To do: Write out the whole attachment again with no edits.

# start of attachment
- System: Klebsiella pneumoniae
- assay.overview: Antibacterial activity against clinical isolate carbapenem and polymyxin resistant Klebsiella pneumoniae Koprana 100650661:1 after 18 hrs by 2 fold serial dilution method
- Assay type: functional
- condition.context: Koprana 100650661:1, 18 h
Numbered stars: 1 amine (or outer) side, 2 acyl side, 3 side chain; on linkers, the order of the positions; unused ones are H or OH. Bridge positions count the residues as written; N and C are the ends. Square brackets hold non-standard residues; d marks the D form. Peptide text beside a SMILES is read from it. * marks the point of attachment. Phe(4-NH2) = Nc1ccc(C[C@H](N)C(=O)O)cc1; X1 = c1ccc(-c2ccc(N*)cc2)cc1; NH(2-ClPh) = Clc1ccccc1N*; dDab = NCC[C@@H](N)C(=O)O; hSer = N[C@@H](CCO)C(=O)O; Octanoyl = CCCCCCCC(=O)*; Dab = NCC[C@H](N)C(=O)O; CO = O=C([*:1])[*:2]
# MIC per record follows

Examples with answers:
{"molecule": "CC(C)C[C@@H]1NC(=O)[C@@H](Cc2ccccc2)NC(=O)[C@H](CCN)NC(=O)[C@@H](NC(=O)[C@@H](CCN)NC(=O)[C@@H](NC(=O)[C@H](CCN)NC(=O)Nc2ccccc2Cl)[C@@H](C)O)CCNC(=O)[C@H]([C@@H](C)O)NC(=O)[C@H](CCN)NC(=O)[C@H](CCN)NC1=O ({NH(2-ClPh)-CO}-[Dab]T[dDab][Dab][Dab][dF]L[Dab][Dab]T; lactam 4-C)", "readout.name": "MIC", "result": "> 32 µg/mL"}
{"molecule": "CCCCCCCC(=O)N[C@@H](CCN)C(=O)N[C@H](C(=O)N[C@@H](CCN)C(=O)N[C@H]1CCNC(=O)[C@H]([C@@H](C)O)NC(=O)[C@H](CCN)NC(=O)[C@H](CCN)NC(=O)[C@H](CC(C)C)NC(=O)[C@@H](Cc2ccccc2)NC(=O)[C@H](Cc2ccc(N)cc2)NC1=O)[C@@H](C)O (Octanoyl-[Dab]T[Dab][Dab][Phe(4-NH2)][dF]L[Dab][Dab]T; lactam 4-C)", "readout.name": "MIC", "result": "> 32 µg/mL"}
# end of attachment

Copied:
- System: Klebsiella pneumoniae
- assay.overview: Antibacterial activity against clinical isolate carbapenem and polymyxin resistant Klebsiella pneumoniae Koprana 100650661:1 after 18 hrs by 2 fold serial dilution method
- Assay type: functional
- condition.context: Koprana 100650661:1, 18 h
Numbered stars: 1 amine (or outer) side, 2 acyl side, 3 side chain; on linkers, the order of the positions; unused ones are H or OH. Bridge positions count the residues as written; N and C are the ends. Square brackets hold non-standard residues; d marks the D form. Peptide text beside a SMILES is read from it. * marks the point of attachment. Phe(4-NH2) = Nc1ccc(C[C@H](N)C(=O)O)cc1; X1 = c1ccc(-c2ccc(N*)cc2)cc1; NH(2-ClPh) = Clc1ccccc1N*; dDab = NCC[C@@H](N)C(=O)O; hSer = N[C@@H](CCO)C(=O)O; Octanoyl = CCCCCCCC(=O)*; Dab = NCC[C@H](N)C(=O)O; CO = O=C([*:1])[*:2]
# MIC per record follows

Examples with answers:
{"molecule": "CC(C)C[C@@H]1NC(=O)[C@@H](Cc2ccccc2)NC(=O)[C@H](CCN)NC(=O)[C@@H](NC(=O)[C@@H](CCN)NC(=O)[C@@H](NC(=O)[C@H](CCN)NC(=O)Nc2ccccc2Cl)[C@@H](C)O)CCNC(=O)[C@H]([C@@H](C)O)NC(=O)[C@H](CCN)NC(=O)[C@H](CCN)NC1=O ({NH(2-ClPh)-CO}-[Dab]T[dDab][Dab][Dab][dF]L[Dab][Dab]T; lactam 4-C)", "readout.name": "MIC", "result": "> 32 µg/mL"}
{"molecule": "CCCCCCCC(=O)N[C@@H](CCN)C(=O)N[C@H](C(=O)N[C@@H](CCN)C(=O)N[C@H]1CCNC(=O)[C@H]([C@@H](C)O)NC(=O)[C@H](CCN)NC(=O)[C@H](CCN)NC(=O)[C@H](CC(C)C)NC(=O)[C@@H](Cc2ccccc2)NC(=O)[C@H](Cc2ccc(N)cc2)NC1=O)[C@@H](C)O (Octanoyl-[Dab]T[Dab][Dab][Phe(4-NH2)][dF]L[Dab][Dab]T; lactam 4-C)", "readout.name": "MIC", "result": "> 32 µg/mL"}